No, it's not Shakespeare, or even Lost. But it's enjoyable enough for disposable entertainment and intriguing enough to bring you back for more.
As for the art... well, you're going to notice a common thread over the next couple of days, which is that I think the artists are tremendous draftsmen and terrible storytellers.4 Here's a good example from the beginning of Prologue.
Now, the art team has rendered the holy living heck out of that temple. The perspective is spot on, and the inking and coloring help give the building substantial weight and volume. The coloring is suitably out-of-this world, soft and familiar yet alien, and the added detail doesn't overwhelm the pencils. There are lots of little details and imperfections that help particularize the structure - heck, there are even little snow shovels crammed off into one corner, though you can't see them at this size - and yet there's not so much detail that you're overwhelmed by it. The figures actually feel like they're standing in the space instead of just floating over top of it.
And yet this spectacular drawing is situated in the lower left-hand corner of an awkward two-page spread with no clear focal point. And that's the pattern the book follows - every time Perkins wows me with his drafstmanship he makes some awful storytelling decisions that confuse me. Here's another example from near the end of the book.
I get what that bottom tier is trying to do - our camera view remains unchanged as Star Lord plummets out of a window to his doom. But it doesn't read well, for a few reasons. First, The diagonal panels are cut at weird angles that make them seem strange rather than dynamic. The brown gutters don't sufficiently separate the individual panels. The shattered struts complicate things, because they're almost the same color as the gutters and run counter to the diagonal of the panel, which further confuses things. And there are just too many panels - you could probably get the same effect with three panels instead of five.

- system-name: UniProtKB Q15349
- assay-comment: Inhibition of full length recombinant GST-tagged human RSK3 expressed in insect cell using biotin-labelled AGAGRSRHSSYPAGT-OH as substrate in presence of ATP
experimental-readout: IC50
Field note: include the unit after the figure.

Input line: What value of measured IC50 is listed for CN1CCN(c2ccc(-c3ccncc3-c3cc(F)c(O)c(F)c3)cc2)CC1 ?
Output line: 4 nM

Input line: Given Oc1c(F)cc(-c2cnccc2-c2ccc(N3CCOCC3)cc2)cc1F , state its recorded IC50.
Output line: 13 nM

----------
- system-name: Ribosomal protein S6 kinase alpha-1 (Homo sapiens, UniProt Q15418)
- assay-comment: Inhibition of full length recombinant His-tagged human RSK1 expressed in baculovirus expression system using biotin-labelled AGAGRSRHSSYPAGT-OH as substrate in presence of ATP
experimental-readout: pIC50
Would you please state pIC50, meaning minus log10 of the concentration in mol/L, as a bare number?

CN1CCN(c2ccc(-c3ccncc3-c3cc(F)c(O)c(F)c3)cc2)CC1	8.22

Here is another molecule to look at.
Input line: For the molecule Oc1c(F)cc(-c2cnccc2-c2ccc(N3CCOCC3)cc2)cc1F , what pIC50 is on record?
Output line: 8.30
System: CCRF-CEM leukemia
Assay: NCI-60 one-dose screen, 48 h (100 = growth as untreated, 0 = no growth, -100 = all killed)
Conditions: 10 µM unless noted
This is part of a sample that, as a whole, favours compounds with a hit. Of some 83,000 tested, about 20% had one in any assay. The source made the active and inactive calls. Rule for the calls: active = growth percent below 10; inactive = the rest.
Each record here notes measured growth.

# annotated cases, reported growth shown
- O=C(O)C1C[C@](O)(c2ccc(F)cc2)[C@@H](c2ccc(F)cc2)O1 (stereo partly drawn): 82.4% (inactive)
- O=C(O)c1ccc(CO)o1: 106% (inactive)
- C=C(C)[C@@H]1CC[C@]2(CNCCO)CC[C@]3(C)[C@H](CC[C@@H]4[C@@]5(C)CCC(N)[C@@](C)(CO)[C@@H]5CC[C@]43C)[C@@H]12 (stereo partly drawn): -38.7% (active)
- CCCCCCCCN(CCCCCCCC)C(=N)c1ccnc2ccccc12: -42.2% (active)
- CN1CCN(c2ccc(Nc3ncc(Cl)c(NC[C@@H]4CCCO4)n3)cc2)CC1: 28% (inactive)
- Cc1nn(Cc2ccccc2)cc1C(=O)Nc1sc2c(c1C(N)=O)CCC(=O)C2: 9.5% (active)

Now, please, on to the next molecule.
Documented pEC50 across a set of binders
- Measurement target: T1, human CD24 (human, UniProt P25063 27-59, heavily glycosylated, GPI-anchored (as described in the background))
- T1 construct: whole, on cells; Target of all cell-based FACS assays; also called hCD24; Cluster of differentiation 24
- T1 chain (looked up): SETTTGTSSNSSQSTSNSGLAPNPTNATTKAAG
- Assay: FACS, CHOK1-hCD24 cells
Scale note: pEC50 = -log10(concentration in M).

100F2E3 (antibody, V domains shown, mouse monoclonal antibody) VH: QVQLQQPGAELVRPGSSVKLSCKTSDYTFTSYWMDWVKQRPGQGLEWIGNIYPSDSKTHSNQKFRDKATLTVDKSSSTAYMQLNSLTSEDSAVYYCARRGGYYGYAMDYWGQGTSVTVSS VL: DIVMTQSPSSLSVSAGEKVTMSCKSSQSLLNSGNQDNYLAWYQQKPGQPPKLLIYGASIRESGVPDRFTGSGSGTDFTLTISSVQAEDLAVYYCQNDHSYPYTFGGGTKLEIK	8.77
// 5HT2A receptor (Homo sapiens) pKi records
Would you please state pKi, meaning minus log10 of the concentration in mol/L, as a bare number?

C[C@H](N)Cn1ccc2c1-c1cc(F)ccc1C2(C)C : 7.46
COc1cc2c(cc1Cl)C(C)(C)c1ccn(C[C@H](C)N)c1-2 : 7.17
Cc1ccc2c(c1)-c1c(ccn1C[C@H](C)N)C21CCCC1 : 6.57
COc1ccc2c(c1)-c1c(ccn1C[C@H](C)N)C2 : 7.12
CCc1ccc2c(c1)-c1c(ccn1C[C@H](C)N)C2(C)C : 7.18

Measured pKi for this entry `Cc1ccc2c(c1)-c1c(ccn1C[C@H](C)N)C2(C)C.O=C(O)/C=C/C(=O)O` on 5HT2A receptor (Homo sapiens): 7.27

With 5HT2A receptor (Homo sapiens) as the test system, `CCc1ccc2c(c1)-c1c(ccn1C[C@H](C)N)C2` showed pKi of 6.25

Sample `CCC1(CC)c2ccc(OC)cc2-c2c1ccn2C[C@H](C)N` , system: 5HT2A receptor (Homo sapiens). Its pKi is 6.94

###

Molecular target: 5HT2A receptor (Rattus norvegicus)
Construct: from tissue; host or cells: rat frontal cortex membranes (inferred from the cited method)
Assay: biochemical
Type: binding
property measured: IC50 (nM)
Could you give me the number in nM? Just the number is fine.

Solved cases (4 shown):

(Interestingly, that bottom tier works at better at screen resolution than it does at actual size, because there's less room to get lost in the details.)
- I understand that space opera often depends on unrealistic superluminal communication, but having a Sentry a) instantly show up on a planet that the Kree empire has supposedly abandoned and b) immediately attack the only two named characters on said planet is just lazy writing.2
- Strangely, though, I don't have a problem with the equally-unrealistic concept of a single spire instantly generating a completely impenetrable force field capable of sealing off a galaxy light-years across, which would require not only superluminal communications but also more power than a single star could possibly generate.
- The Phalanx's usual M.O.: a) Assimilate everything in sight. b) Build Babel Spire. c) Get eaten.
- Which is actually pretty close to the Marvel house style these days - beautifully drawn, totally unreadable.